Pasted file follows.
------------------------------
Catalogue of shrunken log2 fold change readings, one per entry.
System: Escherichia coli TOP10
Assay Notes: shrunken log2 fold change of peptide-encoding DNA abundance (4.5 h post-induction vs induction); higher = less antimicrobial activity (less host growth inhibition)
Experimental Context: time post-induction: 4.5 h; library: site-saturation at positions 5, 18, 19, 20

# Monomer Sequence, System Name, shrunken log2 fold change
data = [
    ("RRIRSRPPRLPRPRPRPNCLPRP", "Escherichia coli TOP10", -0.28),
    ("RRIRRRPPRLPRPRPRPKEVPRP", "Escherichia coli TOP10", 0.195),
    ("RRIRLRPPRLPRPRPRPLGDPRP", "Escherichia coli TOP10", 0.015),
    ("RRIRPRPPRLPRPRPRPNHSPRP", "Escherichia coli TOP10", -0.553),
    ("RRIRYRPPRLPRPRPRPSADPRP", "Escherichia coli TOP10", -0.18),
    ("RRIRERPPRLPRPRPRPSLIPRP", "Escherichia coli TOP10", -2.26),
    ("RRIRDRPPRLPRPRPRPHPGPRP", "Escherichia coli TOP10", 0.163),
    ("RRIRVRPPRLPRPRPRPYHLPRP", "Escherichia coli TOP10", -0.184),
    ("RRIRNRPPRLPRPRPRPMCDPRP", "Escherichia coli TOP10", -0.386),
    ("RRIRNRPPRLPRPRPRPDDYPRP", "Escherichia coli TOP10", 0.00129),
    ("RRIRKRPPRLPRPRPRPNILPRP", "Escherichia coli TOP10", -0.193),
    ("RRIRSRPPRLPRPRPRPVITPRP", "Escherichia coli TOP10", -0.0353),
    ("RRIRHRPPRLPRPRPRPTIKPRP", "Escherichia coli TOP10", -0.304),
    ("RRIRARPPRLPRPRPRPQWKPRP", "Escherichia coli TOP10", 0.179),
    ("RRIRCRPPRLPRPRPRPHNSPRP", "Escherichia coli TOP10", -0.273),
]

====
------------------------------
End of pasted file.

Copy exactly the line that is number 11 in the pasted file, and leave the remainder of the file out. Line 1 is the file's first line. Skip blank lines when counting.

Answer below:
    ("RRIRYRPPRLPRPRPRPSADPRP", "Escherichia coli TOP10", -0.18),